Residents speak out against Allandale project; some voice support

Many attendees at a community meeting on the 64 Allandale St. project opposed the proposal for several reasons, such as being too dense, going against zoning and negatively impacting Allandale Woods, while some did speak in support of it.

About 55 people attended the meeting at the West Roxbury Police Station on Oct. 6.

The property at 64 Allandale St. is on the border of West Roxbury and Jamaica Plain. It is part of the West Roxbury Neighborhood District, as a matter of zoning, according to the Boston Redevelopment Authority (BRA).

Jacqueline Nunez, a Dorchester-based developer, filed a project notification form (PNF) during the summer with the BRA for a $20 million, 20-unit development at 64 Allandale St.

The proposal calls for building 16 new townhouses and creating four units at an existing house already on the property. The townhouses would be built in five different clusters, snaking down towards Allandale Woods and replacing a verdant landscape. The townhouses would range from three-and-a-half to four-and-a-half stories. The project would have 47 parking spaces, including seven spots for guests.

The project would abut Allandale Woods, which is an “urban wild” of more than 80 acres of City- and private-owned land in Jamaica Plain and West Roxbury, according to the City website. The woods is roughly formed by Allandale and Centre streets, the VFW Parkway and the Hackensack Road.

Polly Selkoe, who noted she is a member of the Jamaica Hill Association but said she was speaking for herself, came out against the project. She took issue with a comment from the development team earlier in the meeting that the project would be “lowest impact.”

“No development would be the lowest impact,” said Selkoe.

She also said that the zoning currently is for single family and that it is “extreme” to go from that to 20 units.

“When you buy a home, you rely on the zoning. [The developer] is completely ignoring the zoning,” said Selkoe.

Repeated objections were made over the density of the project, traffic concerns despite the development team’s assurance that the impact would be minimal, and the affect it would have on Allandale Woods, such as townhouses towering over a historic springhouse and the development possibly damaging wetlands.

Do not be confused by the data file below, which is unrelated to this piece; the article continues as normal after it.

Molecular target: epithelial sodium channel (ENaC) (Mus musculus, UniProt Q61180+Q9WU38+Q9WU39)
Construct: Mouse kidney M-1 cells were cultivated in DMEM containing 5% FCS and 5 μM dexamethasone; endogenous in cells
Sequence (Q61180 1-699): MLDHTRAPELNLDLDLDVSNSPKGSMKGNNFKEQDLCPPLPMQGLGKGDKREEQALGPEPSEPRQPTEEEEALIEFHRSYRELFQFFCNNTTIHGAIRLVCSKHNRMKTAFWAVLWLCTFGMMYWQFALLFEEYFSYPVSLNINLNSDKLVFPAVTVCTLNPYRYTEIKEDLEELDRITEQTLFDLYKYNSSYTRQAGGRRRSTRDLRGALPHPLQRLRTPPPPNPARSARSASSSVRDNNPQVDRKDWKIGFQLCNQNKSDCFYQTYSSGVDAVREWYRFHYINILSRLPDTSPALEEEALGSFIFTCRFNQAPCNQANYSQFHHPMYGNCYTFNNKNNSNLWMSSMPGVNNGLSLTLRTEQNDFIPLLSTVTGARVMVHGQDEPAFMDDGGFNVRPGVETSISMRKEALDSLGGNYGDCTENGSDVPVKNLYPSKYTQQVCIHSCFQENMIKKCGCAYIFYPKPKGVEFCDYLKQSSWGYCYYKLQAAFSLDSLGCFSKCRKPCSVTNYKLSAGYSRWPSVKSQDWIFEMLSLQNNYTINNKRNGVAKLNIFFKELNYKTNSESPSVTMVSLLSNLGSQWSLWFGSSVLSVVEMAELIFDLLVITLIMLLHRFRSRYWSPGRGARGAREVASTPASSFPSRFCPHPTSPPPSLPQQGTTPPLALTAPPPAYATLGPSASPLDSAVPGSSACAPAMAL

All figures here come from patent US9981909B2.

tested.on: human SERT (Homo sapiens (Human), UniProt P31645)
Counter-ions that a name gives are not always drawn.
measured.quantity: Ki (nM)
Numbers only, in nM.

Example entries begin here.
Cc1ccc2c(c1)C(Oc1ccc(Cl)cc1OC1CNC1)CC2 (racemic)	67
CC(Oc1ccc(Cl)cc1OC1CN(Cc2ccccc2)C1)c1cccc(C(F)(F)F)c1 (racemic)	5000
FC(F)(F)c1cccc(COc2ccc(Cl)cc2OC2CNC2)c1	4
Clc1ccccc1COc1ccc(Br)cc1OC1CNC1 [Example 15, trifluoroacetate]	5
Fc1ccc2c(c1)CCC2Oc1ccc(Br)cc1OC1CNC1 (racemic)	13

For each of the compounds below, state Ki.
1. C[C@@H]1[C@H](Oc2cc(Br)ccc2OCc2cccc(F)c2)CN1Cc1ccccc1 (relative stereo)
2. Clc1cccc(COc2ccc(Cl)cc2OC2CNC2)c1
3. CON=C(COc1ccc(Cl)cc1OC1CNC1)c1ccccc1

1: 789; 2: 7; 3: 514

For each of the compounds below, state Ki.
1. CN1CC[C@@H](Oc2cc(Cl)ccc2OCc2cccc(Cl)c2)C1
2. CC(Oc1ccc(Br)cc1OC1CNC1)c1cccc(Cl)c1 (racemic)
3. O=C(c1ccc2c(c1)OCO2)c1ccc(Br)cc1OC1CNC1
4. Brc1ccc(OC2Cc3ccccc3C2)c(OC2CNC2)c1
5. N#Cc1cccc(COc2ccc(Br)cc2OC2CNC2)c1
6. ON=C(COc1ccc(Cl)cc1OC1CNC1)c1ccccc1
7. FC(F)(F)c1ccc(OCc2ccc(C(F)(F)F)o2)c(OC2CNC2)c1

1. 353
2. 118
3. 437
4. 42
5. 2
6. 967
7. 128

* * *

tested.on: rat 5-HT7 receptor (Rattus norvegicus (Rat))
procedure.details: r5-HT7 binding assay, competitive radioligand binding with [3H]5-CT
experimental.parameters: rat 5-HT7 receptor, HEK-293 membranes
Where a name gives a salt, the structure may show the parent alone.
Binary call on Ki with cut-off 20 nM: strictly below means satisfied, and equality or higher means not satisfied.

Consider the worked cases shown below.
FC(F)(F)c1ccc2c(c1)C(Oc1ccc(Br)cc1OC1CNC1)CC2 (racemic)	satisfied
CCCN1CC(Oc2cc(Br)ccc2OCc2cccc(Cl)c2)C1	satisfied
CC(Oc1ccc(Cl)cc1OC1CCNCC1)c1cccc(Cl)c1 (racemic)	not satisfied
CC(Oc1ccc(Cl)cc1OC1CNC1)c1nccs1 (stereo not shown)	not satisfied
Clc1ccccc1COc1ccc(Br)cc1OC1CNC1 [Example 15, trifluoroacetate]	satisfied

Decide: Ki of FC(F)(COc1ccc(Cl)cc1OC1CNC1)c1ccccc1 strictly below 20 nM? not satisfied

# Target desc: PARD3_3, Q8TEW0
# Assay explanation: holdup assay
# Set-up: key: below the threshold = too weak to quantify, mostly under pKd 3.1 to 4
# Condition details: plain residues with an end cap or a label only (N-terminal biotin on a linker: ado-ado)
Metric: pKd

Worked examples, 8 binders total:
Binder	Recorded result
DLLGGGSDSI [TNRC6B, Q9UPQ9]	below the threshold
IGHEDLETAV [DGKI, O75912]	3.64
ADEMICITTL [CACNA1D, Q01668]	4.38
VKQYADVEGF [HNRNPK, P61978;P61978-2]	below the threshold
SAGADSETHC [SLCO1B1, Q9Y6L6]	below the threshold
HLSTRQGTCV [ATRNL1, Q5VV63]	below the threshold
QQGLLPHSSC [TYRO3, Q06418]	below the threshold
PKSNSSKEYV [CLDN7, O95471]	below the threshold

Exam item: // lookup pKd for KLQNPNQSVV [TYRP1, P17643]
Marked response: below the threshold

Several attendees also questioned what the cost of the units would be. The development team responded that prices have not been determined. But people pointed out that the project is expected to cost $20 million, which would mean the average unit would have to cost more than a million for the developer to make a profit. The developer has also not revealed the affordability component of the project yet.

Rob Corley, who prefaced his remarks by saying he was in the real estate business and is a member of the West Roxbury Neighborhood Council, spoke glowingly of the project. He said in all his time he had never seen such a “conscientious design” and commended the developer for her level of detail and investment. Corley said he has seen a lot of developers put up buildings that are essentially boxes.

“This looks nothing like that,” he said.

Other attendees speaking in favor of the project, some of who said they are friends with Nunez or live in homes built by her, commented on how well she works with the community and the detail and benefits of the 64 Allandale St. project, including it being energy efficient, bringing much needed housing to the city and being aesthetically pleasing.

To comment on the project with the BRA, call project manager Christopher Tracy at 617-918-4259 or email him at [email protected]

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